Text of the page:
Ripplemaker – A West Coast Flavored Modular Synth For iOS – Now Available

Developer Bram Bos has introduced Ripplemaker, a new ‘West Coast Flavored Modular Synth’ app for iOS.

Here’s what he has to say about it:

In typical West Coast fashion the available modules, such as complex oscillator, lowpass gate, FM, mathematical utilities and slope generator, are designed for exploration and experimentation. The virtual patch cables will let you take your sound wherever you want to take it, from morphing basslines to evolving generative drones.

Even if you’re not familiar with modulars, wavefolders or control voltage you can dive right in, because all modules are prewired; offering a powerful monosynth without using a single cable. Then whip out the virtual cables and start patching. Ripplemaker is designed for fun – big enough to lose yourself into, yet intuitive enough to not get lost.

Sometimes you want to get away from your DAW and just play. That’s why Ripplemaker, beside being an AU plugin, also comes with a standalone sequencer app that helps you get creative. It has a random pattern generator with scale locks, a realtime probability-based mutation engine and it syncs with your other apps and hardware via Ableton Link or MIDI Clock.

Here’s another video demo, venturing into ‘Krell Music’ territory:


  • AUv3 (Audio Unit Plugin) Extension for use in iOS DAWs
  • Universal design (works on iPad 4+, iPhone 5S+, iPod Touch 6G+)
  • CoreMIDI, Virtual MIDI, Bluetooth MIDI,
  • Audiobus 3, including AB3 MIDI IN+OUT and State Saving
  • Ableton Link
  • MIDI Clock Sync
  • WAV export, MIDI file export, AU preset export
  • Ready for iOS11 Files access

Pricing and Availability

Ripplemaker is available now for US $8.99.

25 thoughts on “Ripplemaker – A West Coast Flavored Modular Synth For iOS – Now Available

  1. Bram…..OMG….been waiting on this one since I saw the preview….downloaded it today and I love it!!! I’ve been cabling on this lovely App for a few hours and not one drop out or issue…..

    I’ll be using this app a lot….

    Darn good App Bram!!! And thank you!!

  2. Got this today and it’s really inspiring and experimental, definitely not a typical synth. I was playing it for hours.

  3. I bought it and took it for a spin. It sounds very nice, easy to tweak, and it costs 9 bucks.

    Kudos to the developer.

    A modular rig that fits in a very small messenger bag. With a few well chosen apps and Cubasis on your iPad I think we are in the age of true mobile (electronic) music making.

    1. Yeah there are definitely plenty of those. Model 15 (Moog), Modular (Pulse Code), iVCS3 (apeSoft), KQ MiniSynth (some Japanese guy I don’t remember)… It’s the West Coast that’s been underrepresented on iOS!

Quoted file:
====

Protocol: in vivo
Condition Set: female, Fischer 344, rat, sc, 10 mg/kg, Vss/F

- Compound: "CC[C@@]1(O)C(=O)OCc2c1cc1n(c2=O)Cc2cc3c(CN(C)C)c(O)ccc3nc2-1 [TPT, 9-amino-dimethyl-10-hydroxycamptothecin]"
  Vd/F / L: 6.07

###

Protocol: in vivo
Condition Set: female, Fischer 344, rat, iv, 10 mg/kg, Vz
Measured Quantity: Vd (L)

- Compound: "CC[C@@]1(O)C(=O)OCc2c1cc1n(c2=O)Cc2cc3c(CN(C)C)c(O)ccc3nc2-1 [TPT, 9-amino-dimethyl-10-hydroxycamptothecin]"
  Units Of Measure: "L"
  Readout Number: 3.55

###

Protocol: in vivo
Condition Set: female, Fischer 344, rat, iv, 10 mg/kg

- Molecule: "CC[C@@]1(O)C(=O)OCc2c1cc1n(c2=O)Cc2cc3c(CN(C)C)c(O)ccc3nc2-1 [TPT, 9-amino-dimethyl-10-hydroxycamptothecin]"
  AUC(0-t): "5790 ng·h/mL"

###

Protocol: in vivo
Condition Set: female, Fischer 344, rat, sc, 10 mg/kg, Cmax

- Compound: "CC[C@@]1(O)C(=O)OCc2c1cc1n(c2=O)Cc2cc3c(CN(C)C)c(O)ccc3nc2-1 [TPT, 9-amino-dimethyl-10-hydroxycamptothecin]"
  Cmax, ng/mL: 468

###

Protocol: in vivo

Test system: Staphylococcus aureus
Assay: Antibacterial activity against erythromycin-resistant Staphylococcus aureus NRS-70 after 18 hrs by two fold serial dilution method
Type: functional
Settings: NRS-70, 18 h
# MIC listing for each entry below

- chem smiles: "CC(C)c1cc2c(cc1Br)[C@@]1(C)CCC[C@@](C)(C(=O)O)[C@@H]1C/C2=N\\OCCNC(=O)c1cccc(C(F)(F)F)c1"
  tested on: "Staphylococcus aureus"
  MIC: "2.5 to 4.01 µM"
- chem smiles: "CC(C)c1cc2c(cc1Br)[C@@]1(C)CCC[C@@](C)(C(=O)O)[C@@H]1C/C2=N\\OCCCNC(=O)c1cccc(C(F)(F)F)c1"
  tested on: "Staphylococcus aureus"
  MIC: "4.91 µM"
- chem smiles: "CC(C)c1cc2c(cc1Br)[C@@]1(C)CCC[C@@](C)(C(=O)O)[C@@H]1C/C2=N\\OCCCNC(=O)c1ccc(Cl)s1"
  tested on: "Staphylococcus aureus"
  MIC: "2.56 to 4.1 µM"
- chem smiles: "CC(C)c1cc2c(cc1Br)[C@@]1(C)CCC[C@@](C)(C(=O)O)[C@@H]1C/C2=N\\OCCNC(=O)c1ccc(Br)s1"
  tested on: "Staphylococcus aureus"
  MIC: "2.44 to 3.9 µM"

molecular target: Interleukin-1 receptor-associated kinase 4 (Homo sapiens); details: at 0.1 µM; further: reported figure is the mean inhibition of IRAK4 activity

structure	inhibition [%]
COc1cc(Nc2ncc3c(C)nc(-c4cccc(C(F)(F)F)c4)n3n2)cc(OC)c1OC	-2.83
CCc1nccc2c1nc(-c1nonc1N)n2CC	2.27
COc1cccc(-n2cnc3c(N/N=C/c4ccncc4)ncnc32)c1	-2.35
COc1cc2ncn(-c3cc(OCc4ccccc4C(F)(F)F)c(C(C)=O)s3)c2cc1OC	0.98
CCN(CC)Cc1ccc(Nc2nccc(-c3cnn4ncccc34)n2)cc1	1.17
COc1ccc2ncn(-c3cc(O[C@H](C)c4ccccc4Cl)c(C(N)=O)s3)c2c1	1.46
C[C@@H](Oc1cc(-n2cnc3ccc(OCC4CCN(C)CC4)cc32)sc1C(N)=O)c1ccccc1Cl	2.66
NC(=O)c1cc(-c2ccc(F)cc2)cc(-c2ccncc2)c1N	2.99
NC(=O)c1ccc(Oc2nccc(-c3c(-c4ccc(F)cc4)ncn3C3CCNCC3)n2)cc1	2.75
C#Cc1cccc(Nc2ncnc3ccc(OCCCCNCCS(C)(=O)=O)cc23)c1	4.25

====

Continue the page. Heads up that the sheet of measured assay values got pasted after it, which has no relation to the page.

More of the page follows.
4. I’ve already bought into two different modular systems for iOS–“modular synthesizer” by pulse code and “analog kit” by bitcount–only for them both to be abandoned by the developers. Any guarantee that this won’t happen here? Probably best to just buy Audulus for now

  5. This is for the Developers on this, and, really, EVERY iOS Synth developer: Give us a FREE version we can play for a few minutes, get a feel for it, THEN charge us money. I cannot afford to run around dropping $9 just to be disappointed. And no, video demos aren’t the same.

    1. Surely just buy the app, try it and if you don’t like it then delete it and get a refund? I have done this many times and is very easy to do. As long as you go to the Apple report a problem page within 14 days of the purchase then you are entitled to your money back.

  6. Well if you buy a $9.00 app and the developer drops it that’s better than if you bought a Korg Oasys.

    I’ve bought all kinds of software that’s been dropped like a hot potato. And for a lot more than the price of an iPad app. Alchemy? Plex? 200 bucks, thanks, see ya, bye!

    1. I am well aware of the price disparity of the two, and you are comparing apples to oranges. I can go to a store and play an Oasys; If you were to buy one without getting to play it first you would be an idiot. Yes, $9 seems small, but the developer is gonna keep my money, whereas I’m out the money, keep the app or not.

    2. This gets to the problem with iOS, if you have an app you love, you don’t know if updating the iOS version will kill your app, and if it does, there’s not turning back to a previous iOS version– (would restoring from a back up take you back a version?)

      1. Actually, yes you do.

        iOS will warn you after launching the app for the first timeif it will be incompatible with new versions of the OS

    3. Maybe we should create a site like Couchsurfing, but for previewing apps, where you could select your continent and app you’re interested in. Then you could just book a flight to someone who has it and demo it firsthand instead of shelling out for $9 without any guarantees it’ll work for you.

  7. Already deleted and spent the refund. No midi learn, velocity curve is too high (needed to smash the keys of my Launchkey Mini to get any sound), & refuses to overwrite patches – saves it as a new patch, which is dumb. Sounds interesting, but not great – needed to run it through the plate reverb in Tonestack Go to get any life out of it. Finally, did not sit well with my other apps (Soundscaper, Model 15, mood, etc.) & I’ve got better things to do with my time than fighting with synths to make them sit in a mix. Sequencer was cool though.?

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